For half my Iceland trip, I rented a car and got out into the country a bit. So the thing about Iceland that becomes pretty clear after just a few hours of driving around: It’s entirely volcanic. In fact, and weirdly, the geology of Iceland is a lot like the geology of Hawaii. It’s just that one is tropical and one is sub-arctic, and it’s so cool seeing how those differences in climate play out. Instead of being covered with lush jungle, the lava fields in Iceland are covered in scrubby moss and birch. (Well, the windward side of the Big Island is scrubby new lava fields, much like Iceland.) But there are still waterfalls everywhere you look, and basalt cliffs falling into the ocean, and entire mountain ranges that could go off at any moment.
It’s very cool.
At one point I said the immortal words, “Hey, I’m not in a hurry, let’s take the back way!” I probably shouldn’t have done that, but I’m really glad I did.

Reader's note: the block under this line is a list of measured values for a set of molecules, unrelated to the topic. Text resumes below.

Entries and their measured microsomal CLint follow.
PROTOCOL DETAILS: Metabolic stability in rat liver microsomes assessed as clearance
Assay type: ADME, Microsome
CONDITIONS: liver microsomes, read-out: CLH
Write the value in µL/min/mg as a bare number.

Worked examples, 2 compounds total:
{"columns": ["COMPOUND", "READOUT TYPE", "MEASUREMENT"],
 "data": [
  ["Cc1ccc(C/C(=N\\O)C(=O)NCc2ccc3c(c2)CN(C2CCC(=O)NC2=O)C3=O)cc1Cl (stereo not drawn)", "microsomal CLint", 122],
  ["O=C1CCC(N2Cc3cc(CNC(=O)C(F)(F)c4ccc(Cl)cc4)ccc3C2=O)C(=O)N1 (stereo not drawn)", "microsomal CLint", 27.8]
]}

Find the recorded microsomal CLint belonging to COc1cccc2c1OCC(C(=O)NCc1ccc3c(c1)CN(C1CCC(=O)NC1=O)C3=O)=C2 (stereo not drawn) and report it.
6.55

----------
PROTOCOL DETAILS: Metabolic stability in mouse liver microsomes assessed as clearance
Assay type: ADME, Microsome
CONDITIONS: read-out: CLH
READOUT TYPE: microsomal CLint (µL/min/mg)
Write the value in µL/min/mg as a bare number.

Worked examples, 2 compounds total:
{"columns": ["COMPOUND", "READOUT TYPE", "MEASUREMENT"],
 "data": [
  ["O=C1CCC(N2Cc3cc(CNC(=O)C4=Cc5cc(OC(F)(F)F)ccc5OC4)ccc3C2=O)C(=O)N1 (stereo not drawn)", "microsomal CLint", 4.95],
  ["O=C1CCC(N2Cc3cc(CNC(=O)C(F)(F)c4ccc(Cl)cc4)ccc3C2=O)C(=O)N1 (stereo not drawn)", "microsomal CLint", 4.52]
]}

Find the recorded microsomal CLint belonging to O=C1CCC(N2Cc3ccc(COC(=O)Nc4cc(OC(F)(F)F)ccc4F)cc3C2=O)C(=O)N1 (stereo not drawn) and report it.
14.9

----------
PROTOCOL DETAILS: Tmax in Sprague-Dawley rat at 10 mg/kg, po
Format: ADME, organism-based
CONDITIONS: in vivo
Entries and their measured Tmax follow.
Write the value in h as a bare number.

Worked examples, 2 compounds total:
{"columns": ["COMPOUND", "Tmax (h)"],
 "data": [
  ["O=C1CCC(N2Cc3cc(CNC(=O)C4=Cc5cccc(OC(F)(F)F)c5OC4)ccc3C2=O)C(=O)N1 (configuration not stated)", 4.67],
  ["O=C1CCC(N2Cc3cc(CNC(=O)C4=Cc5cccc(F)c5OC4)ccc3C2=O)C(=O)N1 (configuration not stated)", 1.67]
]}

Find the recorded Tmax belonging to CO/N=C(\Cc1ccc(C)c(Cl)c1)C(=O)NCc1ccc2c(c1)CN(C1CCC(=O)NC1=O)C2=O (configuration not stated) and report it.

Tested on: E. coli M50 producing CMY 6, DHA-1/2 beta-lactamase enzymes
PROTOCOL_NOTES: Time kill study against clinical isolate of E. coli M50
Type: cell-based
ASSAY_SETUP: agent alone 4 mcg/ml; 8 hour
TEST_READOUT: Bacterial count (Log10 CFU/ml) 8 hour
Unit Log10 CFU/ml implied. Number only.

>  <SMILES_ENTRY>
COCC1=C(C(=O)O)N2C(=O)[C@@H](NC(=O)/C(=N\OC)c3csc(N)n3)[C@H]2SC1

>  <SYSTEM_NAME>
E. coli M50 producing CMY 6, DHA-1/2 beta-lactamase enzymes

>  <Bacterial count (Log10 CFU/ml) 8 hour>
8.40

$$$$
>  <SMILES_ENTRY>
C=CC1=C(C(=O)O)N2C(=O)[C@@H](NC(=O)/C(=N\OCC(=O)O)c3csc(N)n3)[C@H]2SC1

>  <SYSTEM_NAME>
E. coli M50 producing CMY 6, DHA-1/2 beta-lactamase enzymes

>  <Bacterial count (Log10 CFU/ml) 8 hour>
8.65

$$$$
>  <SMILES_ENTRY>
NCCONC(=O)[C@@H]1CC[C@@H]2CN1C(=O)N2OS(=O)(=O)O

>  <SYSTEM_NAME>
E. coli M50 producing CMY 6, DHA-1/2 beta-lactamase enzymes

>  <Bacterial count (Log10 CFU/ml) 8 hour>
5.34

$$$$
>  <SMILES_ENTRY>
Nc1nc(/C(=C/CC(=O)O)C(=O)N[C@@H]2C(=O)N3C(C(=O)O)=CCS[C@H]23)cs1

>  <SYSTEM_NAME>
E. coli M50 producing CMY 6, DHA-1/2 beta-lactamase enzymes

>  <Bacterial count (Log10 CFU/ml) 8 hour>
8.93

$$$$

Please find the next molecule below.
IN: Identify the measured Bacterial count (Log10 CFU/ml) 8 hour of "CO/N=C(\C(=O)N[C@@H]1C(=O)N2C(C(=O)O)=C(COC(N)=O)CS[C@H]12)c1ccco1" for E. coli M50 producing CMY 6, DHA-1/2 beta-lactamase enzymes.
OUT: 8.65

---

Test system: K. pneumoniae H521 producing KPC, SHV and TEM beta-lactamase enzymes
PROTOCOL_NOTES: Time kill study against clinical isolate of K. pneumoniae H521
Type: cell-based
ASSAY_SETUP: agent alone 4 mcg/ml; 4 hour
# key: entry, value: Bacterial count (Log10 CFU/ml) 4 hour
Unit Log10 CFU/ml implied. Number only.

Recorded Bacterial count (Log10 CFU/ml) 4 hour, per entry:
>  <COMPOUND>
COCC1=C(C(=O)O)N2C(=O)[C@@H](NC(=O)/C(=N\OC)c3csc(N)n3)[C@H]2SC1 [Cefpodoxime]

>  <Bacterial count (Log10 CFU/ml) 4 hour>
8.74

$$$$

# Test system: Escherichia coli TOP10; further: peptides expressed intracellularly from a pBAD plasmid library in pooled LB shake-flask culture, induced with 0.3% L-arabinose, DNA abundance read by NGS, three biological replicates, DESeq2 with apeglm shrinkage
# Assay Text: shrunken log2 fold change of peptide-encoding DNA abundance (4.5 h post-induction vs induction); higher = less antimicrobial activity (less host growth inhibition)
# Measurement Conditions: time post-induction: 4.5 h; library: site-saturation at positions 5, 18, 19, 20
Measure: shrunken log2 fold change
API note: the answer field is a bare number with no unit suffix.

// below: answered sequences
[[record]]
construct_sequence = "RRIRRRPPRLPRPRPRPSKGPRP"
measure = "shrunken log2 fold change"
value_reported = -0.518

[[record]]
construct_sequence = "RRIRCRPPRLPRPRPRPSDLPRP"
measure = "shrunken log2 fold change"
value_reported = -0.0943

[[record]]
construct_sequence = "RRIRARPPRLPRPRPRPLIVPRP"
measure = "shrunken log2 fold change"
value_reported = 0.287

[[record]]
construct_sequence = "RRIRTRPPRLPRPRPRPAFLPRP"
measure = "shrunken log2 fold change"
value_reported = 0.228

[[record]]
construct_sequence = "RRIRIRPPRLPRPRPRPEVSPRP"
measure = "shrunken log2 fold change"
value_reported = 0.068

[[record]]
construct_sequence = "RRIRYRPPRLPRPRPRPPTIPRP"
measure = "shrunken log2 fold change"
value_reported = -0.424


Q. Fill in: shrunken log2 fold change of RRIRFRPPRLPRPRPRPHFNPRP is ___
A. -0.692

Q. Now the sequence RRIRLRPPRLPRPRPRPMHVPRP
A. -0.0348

Coming around a curve, I looked out the window and saw this:
I think I actually said out loud, “Oh my God a shield volcano.” Like, an actual classic shield volcano just sitting out there. I pulled over to the side of the road to get a picture, I was so excited. I checked later and learned this is Mt Skjaldbreiður, and it produced the lava fields that make up Þingvellir National Park.
Mt. Snaefells, of Verne’s Journey to the Center of the Earth fame, is also a shield volcano.
So. Much. Geology, y’all.